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Baumgartner was born in Leipzig, Germany, in 1967. She completed her Masters in Printmaking at the Royal College of Art in London in 1999. Baumgartner is primarily known for her very large scaled woodcuts which are based off of her video stills own films. Baumgartner is one of the most avant-garde figures in the art of contemporary printmaking, and the abstraction in her works rises out of the artist’s investigation of the traditional woodcut technique fused with the modern digital imagery, which Baumgartner takes as a starting point for her work. Transferring the images into one of the most traditional printmaking technique, the artist cuts the horizontal lines, which, with the structure of the wood itself, help to build her abstract images.

The structure of the woodcut indicates the former digital image, due to the grade of abstraction her prints only become clearer when viewed from a distance. Skillfully using this abstraction, and the absence of the full image, the artist’s woodcuts question the perception of the eye, the concepts of time, space and motion, and the problem of depicting them. Through the use of a self-generated line grid, the featured woodcuts in the exhibition seem to flicker when looked at and the scene that is static appears to be moving again. This method that Baumgartner has used seems to reoccur and seems to link the artist’s tradition method of creating Optical Illusion art. Baumgartner’s print called ‘The Wave’ (2017) is a large scale monochromatic woodcut. Baumgartner’s woodcuts produce a three dimensional illusion with the lines running across the print making the print abstract unless viewed from a distance, I find that the illusion brings the print to life almost like a glitch/ wave being frozen before crashing.

‘The Wave 2017’, Christiane Baumgartner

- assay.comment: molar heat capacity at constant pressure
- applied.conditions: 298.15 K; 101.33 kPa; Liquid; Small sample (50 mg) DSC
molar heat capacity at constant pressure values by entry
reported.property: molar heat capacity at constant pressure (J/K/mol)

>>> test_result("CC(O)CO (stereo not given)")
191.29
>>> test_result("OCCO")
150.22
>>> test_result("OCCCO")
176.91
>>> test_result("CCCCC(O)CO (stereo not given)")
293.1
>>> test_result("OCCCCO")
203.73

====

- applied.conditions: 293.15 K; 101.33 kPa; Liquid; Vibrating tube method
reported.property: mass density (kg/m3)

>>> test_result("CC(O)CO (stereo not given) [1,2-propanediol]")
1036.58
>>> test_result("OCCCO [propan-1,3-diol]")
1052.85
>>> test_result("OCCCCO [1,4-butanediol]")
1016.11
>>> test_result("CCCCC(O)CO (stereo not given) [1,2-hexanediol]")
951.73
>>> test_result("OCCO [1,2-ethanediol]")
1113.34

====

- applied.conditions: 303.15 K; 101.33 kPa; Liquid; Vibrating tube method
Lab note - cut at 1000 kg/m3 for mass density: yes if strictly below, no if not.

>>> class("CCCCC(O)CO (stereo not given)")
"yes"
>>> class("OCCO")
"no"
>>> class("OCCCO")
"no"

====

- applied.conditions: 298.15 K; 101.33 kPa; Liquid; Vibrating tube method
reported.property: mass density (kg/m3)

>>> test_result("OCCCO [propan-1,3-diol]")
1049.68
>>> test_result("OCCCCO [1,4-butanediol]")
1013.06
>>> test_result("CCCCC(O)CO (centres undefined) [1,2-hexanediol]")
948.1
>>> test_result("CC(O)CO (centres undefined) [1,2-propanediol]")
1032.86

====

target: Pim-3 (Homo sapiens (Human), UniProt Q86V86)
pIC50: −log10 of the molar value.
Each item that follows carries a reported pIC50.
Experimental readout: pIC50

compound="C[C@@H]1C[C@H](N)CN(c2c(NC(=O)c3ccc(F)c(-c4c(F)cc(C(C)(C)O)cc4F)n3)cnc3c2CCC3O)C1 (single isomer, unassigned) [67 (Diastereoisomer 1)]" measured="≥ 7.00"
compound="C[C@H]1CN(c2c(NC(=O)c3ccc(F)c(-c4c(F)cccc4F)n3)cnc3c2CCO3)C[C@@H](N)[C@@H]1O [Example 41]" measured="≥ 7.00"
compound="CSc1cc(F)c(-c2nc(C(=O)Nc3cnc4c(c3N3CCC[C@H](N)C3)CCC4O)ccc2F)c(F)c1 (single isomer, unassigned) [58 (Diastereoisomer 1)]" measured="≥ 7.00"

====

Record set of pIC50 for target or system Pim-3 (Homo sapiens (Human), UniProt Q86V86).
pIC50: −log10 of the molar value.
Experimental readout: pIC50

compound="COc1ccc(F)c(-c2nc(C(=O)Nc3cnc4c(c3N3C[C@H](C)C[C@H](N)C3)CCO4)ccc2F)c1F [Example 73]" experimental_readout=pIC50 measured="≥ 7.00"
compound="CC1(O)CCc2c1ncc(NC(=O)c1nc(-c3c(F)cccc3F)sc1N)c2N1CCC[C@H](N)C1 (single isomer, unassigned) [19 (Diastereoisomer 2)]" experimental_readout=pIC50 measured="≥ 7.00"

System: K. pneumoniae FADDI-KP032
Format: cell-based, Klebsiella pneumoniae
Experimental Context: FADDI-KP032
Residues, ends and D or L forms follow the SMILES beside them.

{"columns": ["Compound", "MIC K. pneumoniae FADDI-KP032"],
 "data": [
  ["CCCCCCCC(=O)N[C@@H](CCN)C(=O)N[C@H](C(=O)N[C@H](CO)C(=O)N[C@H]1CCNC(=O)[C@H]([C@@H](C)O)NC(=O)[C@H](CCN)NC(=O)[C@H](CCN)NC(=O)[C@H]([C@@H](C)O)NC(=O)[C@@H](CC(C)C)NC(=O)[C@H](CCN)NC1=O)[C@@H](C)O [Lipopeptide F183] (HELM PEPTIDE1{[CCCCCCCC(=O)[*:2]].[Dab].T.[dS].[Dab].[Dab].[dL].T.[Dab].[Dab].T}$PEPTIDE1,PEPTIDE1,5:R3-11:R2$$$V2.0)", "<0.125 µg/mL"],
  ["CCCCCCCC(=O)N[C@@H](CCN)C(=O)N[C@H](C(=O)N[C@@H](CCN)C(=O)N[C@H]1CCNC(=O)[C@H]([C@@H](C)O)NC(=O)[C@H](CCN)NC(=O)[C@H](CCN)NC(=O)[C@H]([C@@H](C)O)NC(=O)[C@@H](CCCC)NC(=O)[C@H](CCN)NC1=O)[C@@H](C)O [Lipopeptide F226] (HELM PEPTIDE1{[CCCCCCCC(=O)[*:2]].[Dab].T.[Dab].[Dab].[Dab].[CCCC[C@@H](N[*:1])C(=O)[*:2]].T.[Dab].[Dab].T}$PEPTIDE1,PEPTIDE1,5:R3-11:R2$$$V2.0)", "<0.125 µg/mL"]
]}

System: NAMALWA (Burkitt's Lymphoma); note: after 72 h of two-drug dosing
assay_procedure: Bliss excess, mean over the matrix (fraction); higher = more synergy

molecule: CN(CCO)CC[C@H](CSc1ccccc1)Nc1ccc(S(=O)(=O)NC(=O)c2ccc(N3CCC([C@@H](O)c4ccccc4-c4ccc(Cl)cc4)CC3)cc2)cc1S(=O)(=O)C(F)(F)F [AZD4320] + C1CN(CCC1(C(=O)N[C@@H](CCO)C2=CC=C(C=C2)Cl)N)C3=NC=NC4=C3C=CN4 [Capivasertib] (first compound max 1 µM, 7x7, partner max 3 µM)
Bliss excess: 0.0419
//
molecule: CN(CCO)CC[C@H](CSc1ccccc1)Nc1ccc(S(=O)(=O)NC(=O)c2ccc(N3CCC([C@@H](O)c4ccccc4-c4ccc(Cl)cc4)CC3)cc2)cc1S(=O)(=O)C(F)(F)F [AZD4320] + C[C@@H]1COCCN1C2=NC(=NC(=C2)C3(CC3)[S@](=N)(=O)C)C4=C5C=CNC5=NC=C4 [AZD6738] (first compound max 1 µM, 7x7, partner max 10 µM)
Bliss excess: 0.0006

Both of the artists have used the same traditional methods, which is a wood cut to carve their prints. The difference between the methods would be that the introduction of colour in Hokusai’s prints. Hokusai’s print is a type of Japanese art called Ukiyo-e (from 17th-19th century). Whereas Baumgartner brings a sense of duality which connects many aspects of her practice by bringing together two distinct technologies; woodcut which is the earliest form of reproduction and digital technology. Baumgartner has stuck with the traditional idea of woodcuts being monochromatic, I believe the reason why she uses a monochromatic pallet is due to the atmosphere she’s trying to create a sense of danger with the size of the waves and the saturation. With both images being so similar, almost replicated when comparing both works John Berger’s reading of ‘The ways of seeing’ Published in 1972, comes to mind because Berger talks about how our experiences of art are influenced by the different medias which could be, in an art book or a discussion of art in a documentary or TV, so that our influence to it is inevitably shaped by its re-interpretation. Which I strongly believe has impacted Baumgartner’s work due to Hokusai’s work being so well known and reproduced over the years. ‘No other Japanese print is as widely celebrated as Hokusai’s Great Wave. It figures frequently in all kinds of design, from comics to advertisement’ (M.Forrer, 2002) In Berger’s reading ‘because works of art are reproducible they can be theoretically, be used by anyone’ which I strongly agree with because art can be influenced by translating experiences throughout time, changing opinions and also different values.‘One can forget about the reproduction and simply be reminded, when one sees the original’ (J.Berger P.18). Which I also strongly agree with because it is very often that one can be inspired by a piece of work, which will result in elements of the art work being reproduced.